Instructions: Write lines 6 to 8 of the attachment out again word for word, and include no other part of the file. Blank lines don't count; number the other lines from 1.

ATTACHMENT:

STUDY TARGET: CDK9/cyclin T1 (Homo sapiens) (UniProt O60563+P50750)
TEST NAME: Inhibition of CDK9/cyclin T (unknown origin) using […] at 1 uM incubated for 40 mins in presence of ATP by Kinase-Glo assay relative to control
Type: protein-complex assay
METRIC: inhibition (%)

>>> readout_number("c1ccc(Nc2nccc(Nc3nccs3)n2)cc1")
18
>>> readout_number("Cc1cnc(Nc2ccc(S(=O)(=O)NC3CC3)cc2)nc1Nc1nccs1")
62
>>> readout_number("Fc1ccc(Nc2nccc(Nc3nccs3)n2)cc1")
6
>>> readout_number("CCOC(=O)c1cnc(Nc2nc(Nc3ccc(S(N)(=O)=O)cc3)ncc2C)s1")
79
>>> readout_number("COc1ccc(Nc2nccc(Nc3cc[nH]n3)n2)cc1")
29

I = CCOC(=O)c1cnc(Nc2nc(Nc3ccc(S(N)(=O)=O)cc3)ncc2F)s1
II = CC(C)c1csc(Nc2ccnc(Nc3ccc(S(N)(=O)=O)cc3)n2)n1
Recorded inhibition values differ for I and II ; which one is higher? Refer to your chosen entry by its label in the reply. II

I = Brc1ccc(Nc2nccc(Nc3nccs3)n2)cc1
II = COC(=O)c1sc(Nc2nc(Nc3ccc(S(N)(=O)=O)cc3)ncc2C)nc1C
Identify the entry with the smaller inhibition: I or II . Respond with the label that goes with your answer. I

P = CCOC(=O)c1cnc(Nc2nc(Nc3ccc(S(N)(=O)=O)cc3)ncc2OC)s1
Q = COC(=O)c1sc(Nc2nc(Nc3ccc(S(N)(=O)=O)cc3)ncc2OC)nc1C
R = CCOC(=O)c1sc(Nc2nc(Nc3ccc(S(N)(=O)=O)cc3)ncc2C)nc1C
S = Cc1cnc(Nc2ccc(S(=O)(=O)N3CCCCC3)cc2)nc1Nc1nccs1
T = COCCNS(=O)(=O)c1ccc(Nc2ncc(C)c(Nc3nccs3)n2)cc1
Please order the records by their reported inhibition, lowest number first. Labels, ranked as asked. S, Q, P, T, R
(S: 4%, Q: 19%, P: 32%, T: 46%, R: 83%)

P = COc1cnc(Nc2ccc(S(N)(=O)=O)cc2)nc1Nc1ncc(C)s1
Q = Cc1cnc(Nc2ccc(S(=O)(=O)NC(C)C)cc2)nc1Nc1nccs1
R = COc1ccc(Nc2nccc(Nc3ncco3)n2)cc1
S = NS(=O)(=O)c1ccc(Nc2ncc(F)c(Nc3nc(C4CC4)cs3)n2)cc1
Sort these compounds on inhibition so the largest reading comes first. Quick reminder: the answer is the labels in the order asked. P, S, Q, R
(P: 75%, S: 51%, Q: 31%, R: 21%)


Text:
18
>>> readout_number("Cc1cnc(Nc2ccc(S(=O)(=O)NC3CC3)cc2)nc1Nc1nccs1")
62